Advertising for Kate Hudson’s Fabletics line gets it right
I’m the average American woman — a size 14 to 16, depending on the brand. And it is refreshing as hell to see an athletic wear company finally squeeze me into its advertising — amongst its other models.
Kate Hudson’s Fabletics brand manages to incorporate different body sizes into its advertising. And nobody dies! The earth doesn’t spin off its axis! Chaos doesn’t sweep the land! Amazing, right?
Spoiler alert: girls with big asses like spandex, too. I know! It’s crazy! We also need clothes to work out in, or lounge around in, or just look cute in with a full range of motion.
The company has sizes from zero to 24 — and some of their advertising rocks.
Look! They’re all hanging out with each other, just like my fit, fabulous friends hang out with me! I exist, too. Isn’t that weird? I don’t stay home all day, hiding in my closet, looking at old pictures of myself. I actually wear clothes and go out as well!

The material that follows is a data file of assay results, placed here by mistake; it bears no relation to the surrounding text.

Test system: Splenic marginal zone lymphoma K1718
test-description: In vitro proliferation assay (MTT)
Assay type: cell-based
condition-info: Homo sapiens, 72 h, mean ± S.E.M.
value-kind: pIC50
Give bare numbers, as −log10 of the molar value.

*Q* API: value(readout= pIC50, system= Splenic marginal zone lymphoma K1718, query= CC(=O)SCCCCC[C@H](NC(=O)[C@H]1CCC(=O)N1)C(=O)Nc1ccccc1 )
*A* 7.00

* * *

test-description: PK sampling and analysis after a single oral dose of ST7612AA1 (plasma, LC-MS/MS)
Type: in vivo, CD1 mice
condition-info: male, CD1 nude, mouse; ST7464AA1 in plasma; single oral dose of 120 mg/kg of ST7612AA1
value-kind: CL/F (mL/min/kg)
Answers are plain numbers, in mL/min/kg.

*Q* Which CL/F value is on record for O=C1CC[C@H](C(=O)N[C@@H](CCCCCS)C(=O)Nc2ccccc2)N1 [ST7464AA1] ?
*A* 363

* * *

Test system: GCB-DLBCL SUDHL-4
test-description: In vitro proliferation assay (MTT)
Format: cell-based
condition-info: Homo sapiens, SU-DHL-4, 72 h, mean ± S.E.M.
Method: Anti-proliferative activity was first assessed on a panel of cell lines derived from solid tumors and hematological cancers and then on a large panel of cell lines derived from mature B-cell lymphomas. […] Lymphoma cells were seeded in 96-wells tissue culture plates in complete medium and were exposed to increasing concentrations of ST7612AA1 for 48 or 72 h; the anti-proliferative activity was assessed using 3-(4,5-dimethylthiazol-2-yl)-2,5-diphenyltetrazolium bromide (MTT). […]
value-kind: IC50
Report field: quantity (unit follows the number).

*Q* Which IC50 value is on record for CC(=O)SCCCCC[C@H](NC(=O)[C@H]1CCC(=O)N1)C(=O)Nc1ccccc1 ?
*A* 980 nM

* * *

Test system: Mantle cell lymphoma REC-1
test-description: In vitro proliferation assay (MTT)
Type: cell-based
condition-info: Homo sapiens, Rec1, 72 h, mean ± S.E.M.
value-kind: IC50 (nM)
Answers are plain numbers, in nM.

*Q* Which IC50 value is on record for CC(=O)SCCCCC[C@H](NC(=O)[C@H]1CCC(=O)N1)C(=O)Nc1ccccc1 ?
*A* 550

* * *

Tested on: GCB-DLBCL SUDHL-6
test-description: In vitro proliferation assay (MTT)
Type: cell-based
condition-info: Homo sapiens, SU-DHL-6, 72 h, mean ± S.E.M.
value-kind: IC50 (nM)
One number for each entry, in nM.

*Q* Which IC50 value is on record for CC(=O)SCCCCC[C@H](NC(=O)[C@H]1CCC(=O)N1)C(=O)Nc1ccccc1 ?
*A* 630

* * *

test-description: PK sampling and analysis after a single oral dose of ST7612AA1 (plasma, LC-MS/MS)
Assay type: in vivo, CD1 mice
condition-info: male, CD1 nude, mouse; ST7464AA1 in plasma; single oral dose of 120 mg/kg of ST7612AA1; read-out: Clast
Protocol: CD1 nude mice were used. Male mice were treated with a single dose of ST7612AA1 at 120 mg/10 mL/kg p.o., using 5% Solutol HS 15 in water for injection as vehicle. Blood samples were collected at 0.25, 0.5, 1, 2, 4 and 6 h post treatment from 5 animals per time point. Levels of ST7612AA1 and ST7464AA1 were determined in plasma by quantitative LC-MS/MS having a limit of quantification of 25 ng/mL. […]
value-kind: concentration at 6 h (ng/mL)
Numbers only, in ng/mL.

Namaste, motherfuckers! Girls above a size 6 also do yoga!
And look at these two girls hanging out. They have totally different proportions and they still like leaning on each other and wistfully staring into space for this photoshoot.
The point is — inclusivity is advertising is a must. And it looks fantastic. Brands need to catch up and start catering to a larger customer base that includes — gasp! — women over a size 8.
It’s refreshing to see some of Fabletic’s advertising really hit the mark — but the website has a long way to go. They still have a “Plus” section — and this is the landing page:
The “Plus Shop” has one plus size model in it — on the banner. This is probably earth-shattering information, but women who wear larger sizes don’t actually need a whole separate space on a website so we can find all those sizes. I know that a size 16 is a size 16 without the help of a website calling it “plus sized.” I’m just a genius like that. I can figure out a drop-down size tab. I really can. It’s not rocket science.
Would there be something wrong with interspersing the different shapes and sizes of models together? And just having women of various sizes model the clothes — including “plus size” women? And if the answer to that question is “Well, then thin women won’t know how they look in an outfit,” WELCOME TO OUR WORLD.
The fact of the matter is, when women aren’t represented, they’re erased.
Stop erasing us, designers.
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